Beyond the Boundaries

Connecticut River

Help Us Protect the Connecticut River Watershed

The Silvio O. Conte National Fish and Wildlife Refuge exemplifies the 21st Century refuge — established at the watershed scale, designed to protect migratory fish and wildlife species through their life cycles, extending from flood plains to resilient high elevation forest, and envisioned to rely on collaboration, education, and community partnerships to accomplish its conservation goals.

The Conte Refuge spans four states in the 7.2 million-acre Connecticut River Watershed, from its headwaters in the Northern Forest to its mouth at Long Island Sound. The watershed not only provides important habitat to a range of resident and migratory wildlife species, but also provides ecosystem services such as clean drinking water to more than 2.3 million people in urban areas, and provides recreation, livelihoods and solace for many millions more.

With FY15 LWCF funding, the Conte Refuge and its partners have identified 12 of the highest priority parcels for acquisition, located in seven refuge divisions and with distribution among all four watershed states. These include northern hardwood forest and forested wetlands in the Mohawk River, Pondicherry and Mascoma divisions (NH), spruce-fir forest and bogs in the Nulhegan division (VT), grasslands and riparian habitat in the Fort River division (MA), and brook and stream habitat for coldwater fisheries in the Whalebone Cove and Salmon River divisions (CT).

The Mascoma Clark Pond | Daryl Burtnett, former state director of the New Hampshire Branch of The Nature Conservancy
The Mascoma Clark Pond | Daryl Burtnett, former state director of the New Hampshire Branch of The Nature Conservancy

Recently, the Mascoma River division was added to the refuge. The U.S. Fish and Wildlife Service, with help from the National Wildlife Refuge Association, recently established the Mascoma River Division of the Silvio O. Conte National Fish and Wildlife Refuge in Canaan, New Hampshire. The 762-acre conservation easement was acquired through a combination of funds from the Land and Water Conservation Fund and a donation from the landowner, Bear Hill Conservancy Trust.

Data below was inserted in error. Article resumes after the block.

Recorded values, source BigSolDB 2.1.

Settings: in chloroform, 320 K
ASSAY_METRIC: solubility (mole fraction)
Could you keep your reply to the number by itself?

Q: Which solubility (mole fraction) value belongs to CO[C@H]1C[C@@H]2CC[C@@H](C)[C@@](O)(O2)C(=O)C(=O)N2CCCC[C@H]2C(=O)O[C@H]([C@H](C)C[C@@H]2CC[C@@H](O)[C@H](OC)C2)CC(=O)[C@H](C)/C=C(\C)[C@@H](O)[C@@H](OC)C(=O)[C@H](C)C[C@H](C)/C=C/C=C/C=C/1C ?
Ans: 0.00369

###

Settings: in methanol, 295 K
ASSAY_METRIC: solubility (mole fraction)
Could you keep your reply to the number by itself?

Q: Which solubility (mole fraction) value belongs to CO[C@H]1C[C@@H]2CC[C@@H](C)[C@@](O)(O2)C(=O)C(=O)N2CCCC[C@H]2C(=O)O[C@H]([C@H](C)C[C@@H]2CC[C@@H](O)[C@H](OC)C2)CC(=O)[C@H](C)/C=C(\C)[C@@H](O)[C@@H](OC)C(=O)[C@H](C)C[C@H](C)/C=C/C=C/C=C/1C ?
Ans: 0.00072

The Service purchased a conservation easement on 692 acres of the property with $1,059,000 from the Land and Water Conservation Fund, and a donation of land from the Bear Hill Conservancy Trust. The Bear Hill Conservancy Trust was established to conserve the highest priority habitats identified in the State of New Hampshire’s wildlife action plan.

The Silvio O. Conte National Fish and Wildlife Refuge protects nearly 37,000 acres of land within the Connecticut River watershed in New Hampshire, Vermont, Massachusetts, and Connecticut. The forests within the new Mascoma River Division provide breeding areas for songbirds and habitat for wide-ranging mammals such as bobcat and black bear. The Mascoma River, a tributary of the Connecticut River, flows through the easterly portion of the property and supports brook trout. Clark Pond, at the south end of the property, is home to common loons and is a popular fishing destination.